Translation’s functioning as re-entry is not a mechanic fl ip-fl op of the system/environment oscillation, but rather like a bootstrapping movement. Each new re-entry propels the system and the environment on and prompts their evolution. The concept of evolution, however, may be said to be a stumbling block for certain paradigms, such as functionalism in sociology, because if the social system has all the functions necessary for its existence in place, why would it evolve, i.e., leave its well-functioning condition in order to try to reach some other condition which may or may not prove to be as functionally effi cient? In other words, why would a functionally wellbalanced and viable system leave its functional ‘bliss’ of equilibrium and quest for something different? The key question bound to arise is: What is the propelling power behind the system’s evolution? As in the case of organisms, the classical theory of systemic evolution sees variation as a result of the endogenous causes (mutation) and selection as the need to adapt to the outside world, which is imposed by this world on the organism. Within the autopoietic turn (Knodt 1995, xx-iv), the systems theory asserts that autopoietic, self-referential systems are irritated by their environment, yet still retain a sizable degree of independence in that they cannot be forced to adapt to the world. Indeed, any existing system is already adapted well enough to be able to exist. There is no such thing as a better or worse adaptation: when adapted enough to exist, the organism is suffi ciently-fully-adapted. Yet this full adaptation does not mean that there is full correspondence between the complexity of the environment and the complexity of the system: the latter always reduces the complexity of the former. This gap between the system and its environment (and not adaptation) is suggested in the systems theory to be the decisive factor of systemic evolution. That explains the existence of organisms which remain unchanged over the course of natural history. They can afford their stability thanks to their autopoiesis. Environment is a pre-condition of the continuity of the system’s existence, but it can become incompatible with the autopoiesis of the system and then the system ceases to exist. Thus, the drive for variation in the social system should be explained by irritations of the environment-not by the instability of the system. The system reacts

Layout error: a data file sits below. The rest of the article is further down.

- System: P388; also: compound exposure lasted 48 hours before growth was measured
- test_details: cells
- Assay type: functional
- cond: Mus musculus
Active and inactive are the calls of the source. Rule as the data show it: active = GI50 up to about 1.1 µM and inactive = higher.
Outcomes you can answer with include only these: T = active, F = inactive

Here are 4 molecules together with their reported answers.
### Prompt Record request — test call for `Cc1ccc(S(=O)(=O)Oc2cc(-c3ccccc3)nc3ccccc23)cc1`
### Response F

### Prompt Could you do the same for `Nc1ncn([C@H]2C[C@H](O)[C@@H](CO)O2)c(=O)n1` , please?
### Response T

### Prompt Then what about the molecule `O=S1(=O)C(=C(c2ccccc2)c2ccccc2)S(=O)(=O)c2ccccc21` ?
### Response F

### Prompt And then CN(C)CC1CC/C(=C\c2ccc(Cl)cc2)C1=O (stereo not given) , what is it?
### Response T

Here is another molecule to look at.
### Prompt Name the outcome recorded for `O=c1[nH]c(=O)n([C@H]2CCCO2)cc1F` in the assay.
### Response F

to the irritations only based on what it can do within its autopoiesis. The system chooses to which of the irritations it would react and change its existing structures accordingly and which it will ignore.